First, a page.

South Africa: Thursday (Part 1)- Teaching Day 3

Today was a bittersweet day. We are glad to ho back to the school and hang out with the teens. We have come so close to them in such a short amount of time, but we are sad knowing this is the last day we will spend with them. It may be the very last time we see our smart and beautiful friends.

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We had one last lesson in the morning. I taught them about the insides of a computer and the tools the computer can provide, especially the helpfulness of tablets and mobile devices. Most of the teens have Facebook, so I covered some internet safety and ethics. We then gave the school 5 tablets of different sizes which had some learning apps pre-loaded. They were so appreciative of the gift.

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After lunch was had an award ceremony where we presented the learners with graduation certificates. They gifted us with mugs and plaques with their school crest: a great gift to remind us of our experience here.

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The next part was the hardest. The good byes. We took many pictures and exchanged hundreds of hugs and farewells. As we took off in the van, the students stood in front as a barricade not wanting us to leave.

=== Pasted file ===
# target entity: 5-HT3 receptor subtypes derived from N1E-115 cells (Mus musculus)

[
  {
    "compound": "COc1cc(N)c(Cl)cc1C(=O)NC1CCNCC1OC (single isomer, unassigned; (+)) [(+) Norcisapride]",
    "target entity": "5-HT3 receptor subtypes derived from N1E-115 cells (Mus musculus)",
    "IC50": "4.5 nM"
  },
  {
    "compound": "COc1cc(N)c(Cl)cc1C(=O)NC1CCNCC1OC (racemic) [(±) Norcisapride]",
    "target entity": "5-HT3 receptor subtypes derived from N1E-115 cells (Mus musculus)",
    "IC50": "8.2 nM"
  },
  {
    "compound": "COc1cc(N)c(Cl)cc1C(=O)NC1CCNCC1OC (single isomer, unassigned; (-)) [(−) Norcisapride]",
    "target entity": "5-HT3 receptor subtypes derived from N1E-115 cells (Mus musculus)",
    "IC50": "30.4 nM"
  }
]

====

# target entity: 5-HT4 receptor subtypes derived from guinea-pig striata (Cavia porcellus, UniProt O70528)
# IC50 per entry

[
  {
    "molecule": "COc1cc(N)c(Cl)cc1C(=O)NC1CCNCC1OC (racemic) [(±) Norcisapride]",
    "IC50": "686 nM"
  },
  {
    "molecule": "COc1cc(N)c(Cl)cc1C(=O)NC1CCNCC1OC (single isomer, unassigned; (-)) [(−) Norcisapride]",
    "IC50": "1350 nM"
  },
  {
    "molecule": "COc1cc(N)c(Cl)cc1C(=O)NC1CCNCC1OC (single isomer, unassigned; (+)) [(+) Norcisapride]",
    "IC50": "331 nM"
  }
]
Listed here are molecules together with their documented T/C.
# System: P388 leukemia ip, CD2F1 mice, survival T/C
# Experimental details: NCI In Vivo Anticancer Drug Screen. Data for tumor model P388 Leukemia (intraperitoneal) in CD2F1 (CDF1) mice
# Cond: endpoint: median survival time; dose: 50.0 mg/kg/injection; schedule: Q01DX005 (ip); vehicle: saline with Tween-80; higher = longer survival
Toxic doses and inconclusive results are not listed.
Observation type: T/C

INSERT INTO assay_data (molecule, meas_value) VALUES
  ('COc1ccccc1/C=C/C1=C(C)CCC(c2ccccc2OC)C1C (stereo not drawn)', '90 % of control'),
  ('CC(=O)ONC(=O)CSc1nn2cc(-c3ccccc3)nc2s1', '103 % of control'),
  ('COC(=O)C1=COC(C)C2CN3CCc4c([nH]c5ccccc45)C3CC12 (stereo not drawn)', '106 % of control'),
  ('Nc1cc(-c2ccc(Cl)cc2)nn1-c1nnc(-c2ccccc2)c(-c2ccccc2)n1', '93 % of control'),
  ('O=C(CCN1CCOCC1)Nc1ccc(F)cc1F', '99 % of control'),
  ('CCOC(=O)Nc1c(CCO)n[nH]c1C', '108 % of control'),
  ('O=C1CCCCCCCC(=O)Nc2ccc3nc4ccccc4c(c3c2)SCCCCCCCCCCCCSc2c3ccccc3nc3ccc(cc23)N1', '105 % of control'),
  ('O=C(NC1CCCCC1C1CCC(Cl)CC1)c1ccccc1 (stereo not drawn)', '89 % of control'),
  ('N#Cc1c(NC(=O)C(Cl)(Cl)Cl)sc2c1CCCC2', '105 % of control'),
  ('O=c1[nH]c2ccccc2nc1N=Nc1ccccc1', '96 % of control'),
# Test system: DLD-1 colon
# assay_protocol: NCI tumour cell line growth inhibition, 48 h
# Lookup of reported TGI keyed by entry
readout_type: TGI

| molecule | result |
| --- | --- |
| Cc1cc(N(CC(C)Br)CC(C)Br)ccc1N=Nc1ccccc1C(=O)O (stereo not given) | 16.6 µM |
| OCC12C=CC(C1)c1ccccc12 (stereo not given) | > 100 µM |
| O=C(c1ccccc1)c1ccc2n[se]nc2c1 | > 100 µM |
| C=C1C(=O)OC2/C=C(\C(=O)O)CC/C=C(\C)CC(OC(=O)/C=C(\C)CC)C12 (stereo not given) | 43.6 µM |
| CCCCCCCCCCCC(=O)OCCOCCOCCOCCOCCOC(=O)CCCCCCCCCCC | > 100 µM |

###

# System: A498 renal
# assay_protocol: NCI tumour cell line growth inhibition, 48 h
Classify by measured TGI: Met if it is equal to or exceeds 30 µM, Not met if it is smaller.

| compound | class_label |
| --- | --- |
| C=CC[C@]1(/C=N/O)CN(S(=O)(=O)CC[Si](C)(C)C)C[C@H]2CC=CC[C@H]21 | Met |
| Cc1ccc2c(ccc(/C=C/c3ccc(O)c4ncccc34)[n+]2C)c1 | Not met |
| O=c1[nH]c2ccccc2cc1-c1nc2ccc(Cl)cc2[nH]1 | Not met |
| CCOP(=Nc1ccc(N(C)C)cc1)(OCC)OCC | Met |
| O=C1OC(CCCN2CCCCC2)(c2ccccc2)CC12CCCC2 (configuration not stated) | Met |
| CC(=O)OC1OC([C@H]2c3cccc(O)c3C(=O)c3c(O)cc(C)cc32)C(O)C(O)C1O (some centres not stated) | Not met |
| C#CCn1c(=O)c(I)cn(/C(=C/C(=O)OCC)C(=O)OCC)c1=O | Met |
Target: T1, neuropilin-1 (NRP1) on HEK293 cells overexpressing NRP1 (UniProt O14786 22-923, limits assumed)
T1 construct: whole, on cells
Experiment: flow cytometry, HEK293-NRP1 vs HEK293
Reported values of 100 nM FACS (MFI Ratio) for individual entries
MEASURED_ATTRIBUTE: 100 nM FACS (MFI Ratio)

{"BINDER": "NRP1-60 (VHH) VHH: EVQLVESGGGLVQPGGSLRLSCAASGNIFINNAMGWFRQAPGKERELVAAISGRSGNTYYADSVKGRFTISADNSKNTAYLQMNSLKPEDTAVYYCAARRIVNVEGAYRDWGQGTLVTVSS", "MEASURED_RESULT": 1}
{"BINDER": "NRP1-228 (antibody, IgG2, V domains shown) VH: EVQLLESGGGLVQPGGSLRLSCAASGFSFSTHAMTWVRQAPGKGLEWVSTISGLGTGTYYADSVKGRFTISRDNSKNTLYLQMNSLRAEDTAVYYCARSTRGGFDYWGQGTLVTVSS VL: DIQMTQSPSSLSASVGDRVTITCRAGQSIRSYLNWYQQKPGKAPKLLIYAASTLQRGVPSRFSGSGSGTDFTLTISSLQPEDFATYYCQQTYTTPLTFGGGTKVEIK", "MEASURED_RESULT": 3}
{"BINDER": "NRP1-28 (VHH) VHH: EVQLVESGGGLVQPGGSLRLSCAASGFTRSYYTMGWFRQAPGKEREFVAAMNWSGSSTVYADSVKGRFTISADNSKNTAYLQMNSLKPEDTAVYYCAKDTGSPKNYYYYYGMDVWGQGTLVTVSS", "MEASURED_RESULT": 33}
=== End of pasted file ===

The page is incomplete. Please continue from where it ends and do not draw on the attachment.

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Our whole group was almost in tears. It was incredible how we developed such deep bonds in only a few days. It was extremely hard to see these students so intelligent and curious who had so much to offer our world who have so little when we have so much.

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We complain when we are a little cold or tired or hungry. These students just want to learn, and they are doing it with uncomfortable conditions, with hammy-down books, and broken desks.

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This experience has really reminded me not to take my blessings for granted, especially my education. With knowledge, many doors are opened to provide for yourself and others to have better life. It is so disheartening to see so many here that do not have the opportunity to educate themselves in order to escape the cycle of poverty.

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These students live a much different life than I. Their homes much smaller and less comfortable, their clothing and food less favorable or less available than I, their risk for gang violence, sexual assault, and disease are much higher than mine. In reality, we are very much a like, just like me, these girls want to dance, laugh, to be loved, and not to stress. I am so lucky to have had this opportunity to meet these students, to share in their smiles and to share my passion and talents with them. They have shared so much with me, and this is an experience I will never forget. 

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Goodbye cheetahs!

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One thought on “South Africa: Thursday (Part 1)- Teaching Day 3

  1. I am Ashton’s uncle Doug and looks like you all are learning a lot. Good way to keep up with what Ashton is doing.

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